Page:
By Peter Enahoro
Older heads in the Enahoro clan know enough about political state pardons not to get excited by it. It is not a pension annuity, not a war decoration or a medal for exceptional services to society. You don’t even get to have a handshake with the President. What’s to celebrate?
You don’t get a state pardon for smoking a pipe in church. You have to have been in jail or had your reputation wrongfully dragged through hell. You’re then told, “your sins are forgiven you” and you may not have sinned at all, as we’re currently witnessing in the case of my late brother, Tony versus President Buhari’s pathetic propaganda machine.
I’d thought controversy surrounding the announcement of President Muhammadu Buhari’s so-called posthumous state pardon, for Professor Ambrose Ali and my brother, Chief Anthony Enahoro, would have subsided by now.
I noted the studied silence on the government side regarding Tony’s properties. More than thirty years after the properties were seized, what is their likely status today? I know that one of the properties (on Amodu Tijani Close, Victoria Island, Lagos) passed from the desk of late Admiral Akhigbe when he was Lagos State Governor, to Gen. Abdulsalami Abubakar’s ownership when he (Akhigbe) was Chief of Staff in Abdulsalami’s government.
I thought, wrongly, it would become self-evident that there was nothing to pardon Tony for as social media and other published commons exploded. And then Buhari.
What brought him into this? Staggering sleepless nights? A conscience revolt? A quick consultation with a Senegalese marabout perhaps? I wondered why Buhari’s feeble propagandists needlessly trapped him in a political manoeuvre trailing back to Edo State and a dissembling rivalry between Governor Obaseki and Adams Oshiomhole, who is a political godfather in his own mind.
I was irritated that official Twitter account said Buhari pardoned “five convicted people”. Tony was not convicted, he was indicted. I thought the mistake was a matter of literacy and left it at that. Later I was glad lawyers agreed with me. If Tony were alive, he would have rejected Buhari’s phoney pardon.
I know this because I was directly involved in a scenario that would have provided opportunity for Tony to have a one-on-one secluded meeting with departing President Ibrahim Babangida. The matter of his properties surely would have been on the agenda. Tony turned down the chance. If a meeting took place, he wanted it “on neutral ground”. That scuppered it. Tony steadfastly maintained his innocence. He would do nothing that threatened to compromise his dignity, such as accepting unsolicited favours.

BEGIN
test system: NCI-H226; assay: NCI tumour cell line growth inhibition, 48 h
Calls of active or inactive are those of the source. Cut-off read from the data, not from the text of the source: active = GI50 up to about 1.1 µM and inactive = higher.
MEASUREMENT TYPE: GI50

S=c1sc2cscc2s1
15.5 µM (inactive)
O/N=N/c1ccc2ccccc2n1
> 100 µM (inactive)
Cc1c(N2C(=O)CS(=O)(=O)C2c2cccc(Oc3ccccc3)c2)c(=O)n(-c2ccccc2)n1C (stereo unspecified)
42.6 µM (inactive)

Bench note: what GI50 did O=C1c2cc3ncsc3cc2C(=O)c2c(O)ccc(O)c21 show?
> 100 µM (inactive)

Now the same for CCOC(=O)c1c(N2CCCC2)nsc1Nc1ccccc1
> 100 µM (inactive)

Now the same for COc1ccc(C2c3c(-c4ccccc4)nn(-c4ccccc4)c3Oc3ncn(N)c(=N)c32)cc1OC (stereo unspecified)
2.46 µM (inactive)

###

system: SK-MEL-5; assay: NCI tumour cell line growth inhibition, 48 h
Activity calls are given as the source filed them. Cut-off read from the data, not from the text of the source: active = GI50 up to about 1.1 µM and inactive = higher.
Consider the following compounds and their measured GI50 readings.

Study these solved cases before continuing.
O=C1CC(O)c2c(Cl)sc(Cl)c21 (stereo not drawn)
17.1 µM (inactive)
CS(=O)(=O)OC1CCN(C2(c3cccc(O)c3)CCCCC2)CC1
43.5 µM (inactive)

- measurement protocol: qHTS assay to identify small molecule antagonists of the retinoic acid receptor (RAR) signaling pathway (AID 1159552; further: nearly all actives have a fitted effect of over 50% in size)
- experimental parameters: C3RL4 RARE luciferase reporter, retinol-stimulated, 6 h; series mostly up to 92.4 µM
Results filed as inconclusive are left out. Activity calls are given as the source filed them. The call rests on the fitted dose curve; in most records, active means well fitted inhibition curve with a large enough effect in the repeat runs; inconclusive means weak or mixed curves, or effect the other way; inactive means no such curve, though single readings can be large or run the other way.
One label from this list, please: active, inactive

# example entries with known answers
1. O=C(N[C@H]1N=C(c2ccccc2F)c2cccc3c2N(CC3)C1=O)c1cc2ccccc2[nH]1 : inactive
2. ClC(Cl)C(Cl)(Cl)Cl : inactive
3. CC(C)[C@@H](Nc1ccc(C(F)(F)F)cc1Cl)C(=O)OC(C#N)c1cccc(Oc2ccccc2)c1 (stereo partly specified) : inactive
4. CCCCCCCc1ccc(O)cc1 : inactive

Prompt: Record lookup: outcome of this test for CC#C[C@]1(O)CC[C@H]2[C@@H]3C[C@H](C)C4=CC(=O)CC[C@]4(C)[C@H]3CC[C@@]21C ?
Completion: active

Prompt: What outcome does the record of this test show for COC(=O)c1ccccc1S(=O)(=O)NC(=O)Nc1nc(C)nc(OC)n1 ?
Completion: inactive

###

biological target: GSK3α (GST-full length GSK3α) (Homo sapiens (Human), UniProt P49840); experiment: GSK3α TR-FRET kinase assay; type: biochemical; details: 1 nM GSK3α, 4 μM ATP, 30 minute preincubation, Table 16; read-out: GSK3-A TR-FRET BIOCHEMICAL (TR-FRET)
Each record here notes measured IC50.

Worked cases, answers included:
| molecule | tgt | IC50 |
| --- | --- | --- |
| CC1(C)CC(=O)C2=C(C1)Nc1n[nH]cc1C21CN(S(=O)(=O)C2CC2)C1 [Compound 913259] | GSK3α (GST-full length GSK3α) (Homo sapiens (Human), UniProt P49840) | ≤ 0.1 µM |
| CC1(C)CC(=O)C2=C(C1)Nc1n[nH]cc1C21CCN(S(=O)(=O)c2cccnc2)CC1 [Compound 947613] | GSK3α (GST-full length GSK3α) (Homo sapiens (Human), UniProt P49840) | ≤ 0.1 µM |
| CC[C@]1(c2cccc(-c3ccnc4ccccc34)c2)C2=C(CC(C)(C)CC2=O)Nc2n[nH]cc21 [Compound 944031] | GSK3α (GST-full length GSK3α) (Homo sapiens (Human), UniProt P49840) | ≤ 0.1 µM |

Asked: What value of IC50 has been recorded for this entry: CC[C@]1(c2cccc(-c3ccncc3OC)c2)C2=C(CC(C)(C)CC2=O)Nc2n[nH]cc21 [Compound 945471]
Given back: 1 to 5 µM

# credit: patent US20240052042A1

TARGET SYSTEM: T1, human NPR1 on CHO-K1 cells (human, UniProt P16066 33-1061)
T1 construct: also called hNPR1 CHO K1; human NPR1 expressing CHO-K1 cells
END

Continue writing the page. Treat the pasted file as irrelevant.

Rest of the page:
He met with President Obasanjo on intervention by our cousin, the late Tony Anenih. Nobody in uniform had done worse than Obasanjo to humiliate Tony and try to destroy his political image. An outcome of their meeting in Abuja, to which Obasanjo grandly sent a plane to fetch him from Benin, was then President Obasanjo’s offer that Tony should nominate five candidates for political appointments. Tony did not raise the issue of his sequestered properties. And he did not nominate anyone for a job with Obasanjo. He was a proud man to the last. God bless his soul.
The first anniversary of “June 12” was coming up. Abacha’s Government had intelligence about planned widespread demonstrations. I took a message from Abacha regime to Tony in Port Harcourt, where he was in prison detention. I should tell Tony it had been decided to release him on condition he gave his word he would not join in a demonstration or issue statements.
I stopped over in Benin to take his eldest son, Ken with me. Ken delivered a moving message from his mother. Tony’s response was simple. He would not give an undertaking he was not sure he could fulfil. He was ready to reman in the solitary ground floor room in the Univeristy of Port Harcourt campus with its permanently shut curtains where he had been temporarily transferred when his health deteriorated in the prison cell he shared with two others. That was the brother I had. His political enemies came to know that behind that external charm was a man of tough resolve.
Buhari’s curious pardon is not the first cruel turmoil surrounding Tony and State Pardons. There was the “Queen’s Pardon” in the years preceding Independence. Chief Awolowo had named him for ministerial appointment in his Western Region Cabinet in the fifties. The then Governor of Western Region, Sir John Rankin, refused assent because Tony had not been granted the Queen’s Pardon for the three terms of imprisonment he’d served as an offending journalist.
The charges for which he stood trial were clear cut. The first time was for a wartime comment in support of a workers’ strike for pay rise. Tony criticised the unwisdom of raising the Governor’s salary just then. He was jailed nine months. The second time was when addressing an indoor audience in Burutu he urged the police to refuse to shoot at demonstrators. The sentence this time was eighteen months.
The third and final British conviction was when he turned up at Glover Memorial Hall in Lagos to hear his Zikist Movement friends present their prepared paper titled “A Call to Revolution”, which was timed to be read simultaneously at selected rallies across Nigeria. According to the organisers, Dr. Nnamdi Azikiwe after whom the Movement was named had promised to chair the rally. When it became obvious he wasn’t going to turn up, twenty-five-year-old Tony Enahoro, recently out of a second term in prison for sedition, was summoned from the audience and invited to take the chair.
As soon as the first speaker began to read the seditious document, plain clothes policemen mounted the podium, arrested all on it and took them to lockup. In court, the judge rejected the lawyer’s plea that Tony had no foreknowledge of the paper’s fiery content and sent him to the cooler for six months. Processing the request for Queen’s Pardon was procedural. No lobbying of a Buckingham Palace cabal. And the Queen, who’d never committed an act of treason by overthrowing a democratically elected government, did not expect her praises to be sung by Tony’s family.